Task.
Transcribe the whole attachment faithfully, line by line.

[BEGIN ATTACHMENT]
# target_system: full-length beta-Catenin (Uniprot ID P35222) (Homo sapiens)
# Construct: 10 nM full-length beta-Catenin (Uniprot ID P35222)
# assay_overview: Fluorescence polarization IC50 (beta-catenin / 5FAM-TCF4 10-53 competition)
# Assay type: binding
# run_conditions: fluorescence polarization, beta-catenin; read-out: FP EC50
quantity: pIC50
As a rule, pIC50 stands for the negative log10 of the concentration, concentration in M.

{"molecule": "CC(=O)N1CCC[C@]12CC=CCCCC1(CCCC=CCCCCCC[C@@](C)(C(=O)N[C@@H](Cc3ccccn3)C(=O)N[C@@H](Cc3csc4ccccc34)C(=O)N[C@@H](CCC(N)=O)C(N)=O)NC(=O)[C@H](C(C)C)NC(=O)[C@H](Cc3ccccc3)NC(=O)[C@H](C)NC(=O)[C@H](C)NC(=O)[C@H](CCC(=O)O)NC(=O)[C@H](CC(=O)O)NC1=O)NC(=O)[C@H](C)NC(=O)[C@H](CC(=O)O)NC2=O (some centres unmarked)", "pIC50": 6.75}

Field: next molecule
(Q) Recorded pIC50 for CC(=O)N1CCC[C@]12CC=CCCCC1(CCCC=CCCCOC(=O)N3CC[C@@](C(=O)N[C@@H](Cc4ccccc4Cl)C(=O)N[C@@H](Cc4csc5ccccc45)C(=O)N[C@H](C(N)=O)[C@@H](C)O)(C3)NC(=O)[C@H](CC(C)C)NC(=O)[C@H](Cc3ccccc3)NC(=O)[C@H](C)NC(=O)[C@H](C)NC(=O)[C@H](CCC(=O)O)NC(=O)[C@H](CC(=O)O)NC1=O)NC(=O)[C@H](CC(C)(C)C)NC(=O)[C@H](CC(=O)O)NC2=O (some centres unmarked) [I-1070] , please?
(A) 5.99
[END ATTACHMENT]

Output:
# target_system: full-length beta-Catenin (Uniprot ID P35222) (Homo sapiens)
# Construct: 10 nM full-length beta-Catenin (Uniprot ID P35222)
# assay_overview: Fluorescence polarization IC50 (beta-catenin / 5FAM-TCF4 10-53 competition)
# Assay type: binding
# run_conditions: fluorescence polarization, beta-catenin; read-out: FP EC50
quantity: pIC50
As a rule, pIC50 stands for the negative log10 of the concentration, concentration in M.

{"molecule": "CC(=O)N1CCC[C@]12CC=CCCCC1(CCCC=CCCCCCC[C@@](C)(C(=O)N[C@@H](Cc3ccccn3)C(=O)N[C@@H](Cc3csc4ccccc34)C(=O)N[C@@H](CCC(N)=O)C(N)=O)NC(=O)[C@H](C(C)C)NC(=O)[C@H](Cc3ccccc3)NC(=O)[C@H](C)NC(=O)[C@H](C)NC(=O)[C@H](CCC(=O)O)NC(=O)[C@H](CC(=O)O)NC1=O)NC(=O)[C@H](C)NC(=O)[C@H](CC(=O)O)NC2=O (some centres unmarked)", "pIC50": 6.75}

Field: next molecule
(Q) Recorded pIC50 for CC(=O)N1CCC[C@]12CC=CCCCC1(CCCC=CCCCOC(=O)N3CC[C@@](C(=O)N[C@@H](Cc4ccccc4Cl)C(=O)N[C@@H](Cc4csc5ccccc45)C(=O)N[C@H](C(N)=O)[C@@H](C)O)(C3)NC(=O)[C@H](CC(C)C)NC(=O)[C@H](Cc3ccccc3)NC(=O)[C@H](C)NC(=O)[C@H](C)NC(=O)[C@H](CCC(=O)O)NC(=O)[C@H](CC(=O)O)NC1=O)NC(=O)[C@H](CC(C)(C)C)NC(=O)[C@H](CC(=O)O)NC2=O (some centres unmarked) [I-1070] , please?
(A) 5.99